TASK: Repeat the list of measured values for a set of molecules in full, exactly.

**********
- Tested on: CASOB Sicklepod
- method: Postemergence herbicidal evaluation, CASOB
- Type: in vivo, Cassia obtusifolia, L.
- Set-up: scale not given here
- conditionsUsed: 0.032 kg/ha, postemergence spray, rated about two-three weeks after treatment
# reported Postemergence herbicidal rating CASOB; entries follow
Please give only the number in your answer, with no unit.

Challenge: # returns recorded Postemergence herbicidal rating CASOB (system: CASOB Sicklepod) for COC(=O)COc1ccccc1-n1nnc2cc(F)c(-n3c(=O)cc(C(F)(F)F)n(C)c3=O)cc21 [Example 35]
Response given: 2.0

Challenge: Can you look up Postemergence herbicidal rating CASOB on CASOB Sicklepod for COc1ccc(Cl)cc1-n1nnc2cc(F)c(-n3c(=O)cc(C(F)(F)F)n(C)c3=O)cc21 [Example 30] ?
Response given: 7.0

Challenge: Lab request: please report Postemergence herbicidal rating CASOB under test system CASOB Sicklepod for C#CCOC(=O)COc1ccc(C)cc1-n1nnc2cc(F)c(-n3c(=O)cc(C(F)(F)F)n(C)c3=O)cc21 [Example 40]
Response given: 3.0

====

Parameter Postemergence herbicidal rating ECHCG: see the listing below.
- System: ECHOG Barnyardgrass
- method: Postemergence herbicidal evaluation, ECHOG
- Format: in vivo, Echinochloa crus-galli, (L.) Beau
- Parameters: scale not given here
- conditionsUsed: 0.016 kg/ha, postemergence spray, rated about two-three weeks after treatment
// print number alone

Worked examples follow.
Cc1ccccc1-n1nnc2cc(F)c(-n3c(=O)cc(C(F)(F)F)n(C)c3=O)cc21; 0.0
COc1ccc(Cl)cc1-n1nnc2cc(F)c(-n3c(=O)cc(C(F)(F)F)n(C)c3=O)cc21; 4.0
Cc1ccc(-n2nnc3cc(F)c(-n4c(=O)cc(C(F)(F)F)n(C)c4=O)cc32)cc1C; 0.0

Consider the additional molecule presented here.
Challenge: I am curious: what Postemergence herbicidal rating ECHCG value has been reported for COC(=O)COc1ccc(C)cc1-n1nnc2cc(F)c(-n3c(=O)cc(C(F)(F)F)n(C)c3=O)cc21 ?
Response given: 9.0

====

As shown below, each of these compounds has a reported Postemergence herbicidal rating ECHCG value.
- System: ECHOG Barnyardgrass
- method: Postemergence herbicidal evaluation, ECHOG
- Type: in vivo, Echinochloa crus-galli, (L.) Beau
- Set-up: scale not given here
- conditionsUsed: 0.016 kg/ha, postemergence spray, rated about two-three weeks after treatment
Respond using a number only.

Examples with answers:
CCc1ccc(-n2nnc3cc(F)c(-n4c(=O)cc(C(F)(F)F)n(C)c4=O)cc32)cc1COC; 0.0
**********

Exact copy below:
- Tested on: CASOB Sicklepod
- method: Postemergence herbicidal evaluation, CASOB
- Type: in vivo, Cassia obtusifolia, L.
- Set-up: scale not given here
- conditionsUsed: 0.032 kg/ha, postemergence spray, rated about two-three weeks after treatment
# reported Postemergence herbicidal rating CASOB; entries follow
Please give only the number in your answer, with no unit.

Challenge: # returns recorded Postemergence herbicidal rating CASOB (system: CASOB Sicklepod) for COC(=O)COc1ccccc1-n1nnc2cc(F)c(-n3c(=O)cc(C(F)(F)F)n(C)c3=O)cc21 [Example 35]
Response given: 2.0

Challenge: Can you look up Postemergence herbicidal rating CASOB on CASOB Sicklepod for COc1ccc(Cl)cc1-n1nnc2cc(F)c(-n3c(=O)cc(C(F)(F)F)n(C)c3=O)cc21 [Example 30] ?
Response given: 7.0

Challenge: Lab request: please report Postemergence herbicidal rating CASOB under test system CASOB Sicklepod for C#CCOC(=O)COc1ccc(C)cc1-n1nnc2cc(F)c(-n3c(=O)cc(C(F)(F)F)n(C)c3=O)cc21 [Example 40]
Response given: 3.0

====

Parameter Postemergence herbicidal rating ECHCG: see the listing below.
- System: ECHOG Barnyardgrass
- method: Postemergence herbicidal evaluation, ECHOG
- Format: in vivo, Echinochloa crus-galli, (L.) Beau
- Parameters: scale not given here
- conditionsUsed: 0.016 kg/ha, postemergence spray, rated about two-three weeks after treatment
// print number alone

Worked examples follow.
Cc1ccccc1-n1nnc2cc(F)c(-n3c(=O)cc(C(F)(F)F)n(C)c3=O)cc21; 0.0
COc1ccc(Cl)cc1-n1nnc2cc(F)c(-n3c(=O)cc(C(F)(F)F)n(C)c3=O)cc21; 4.0
Cc1ccc(-n2nnc3cc(F)c(-n4c(=O)cc(C(F)(F)F)n(C)c4=O)cc32)cc1C; 0.0

Consider the additional molecule presented here.
Challenge: I am curious: what Postemergence herbicidal rating ECHCG value has been reported for COC(=O)COc1ccc(C)cc1-n1nnc2cc(F)c(-n3c(=O)cc(C(F)(F)F)n(C)c3=O)cc21 ?
Response given: 9.0

====

As shown below, each of these compounds has a reported Postemergence herbicidal rating ECHCG value.
- System: ECHOG Barnyardgrass
- method: Postemergence herbicidal evaluation, ECHOG
- Type: in vivo, Echinochloa crus-galli, (L.) Beau
- Set-up: scale not given here
- conditionsUsed: 0.016 kg/ha, postemergence spray, rated about two-three weeks after treatment
Respond using a number only.

Examples with answers:
CCc1ccc(-n2nnc3cc(F)c(-n4c(=O)cc(C(F)(F)F)n(C)c4=O)cc32)cc1COC; 0.0